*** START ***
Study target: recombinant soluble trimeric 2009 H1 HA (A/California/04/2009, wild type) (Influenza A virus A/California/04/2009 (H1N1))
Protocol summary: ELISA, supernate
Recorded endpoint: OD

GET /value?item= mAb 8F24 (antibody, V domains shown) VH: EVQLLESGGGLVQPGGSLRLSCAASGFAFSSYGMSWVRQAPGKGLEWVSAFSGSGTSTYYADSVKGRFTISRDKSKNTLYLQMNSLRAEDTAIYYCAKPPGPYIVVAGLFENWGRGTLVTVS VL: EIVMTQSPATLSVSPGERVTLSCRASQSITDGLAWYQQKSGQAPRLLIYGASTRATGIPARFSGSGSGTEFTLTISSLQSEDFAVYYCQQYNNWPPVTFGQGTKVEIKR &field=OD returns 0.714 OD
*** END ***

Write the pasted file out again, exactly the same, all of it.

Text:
Study target: recombinant soluble trimeric 2009 H1 HA (A/California/04/2009, wild type) (Influenza A virus A/California/04/2009 (H1N1))
Protocol summary: ELISA, supernate
Recorded endpoint: OD

GET /value?item= mAb 8F24 (antibody, V domains shown) VH: EVQLLESGGGLVQPGGSLRLSCAASGFAFSSYGMSWVRQAPGKGLEWVSAFSGSGTSTYYADSVKGRFTISRDKSKNTLYLQMNSLRAEDTAIYYCAKPPGPYIVVAGLFENWGRGTLVTVS VL: EIVMTQSPATLSVSPGERVTLSCRASQSITDGLAWYQQKSGQAPRLLIYGASTRATGIPARFSGSGSGTEFTLTISSLQSEDFAVYYCQQYNNWPPVTFGQGTKVEIKR &field=OD returns 0.714 OD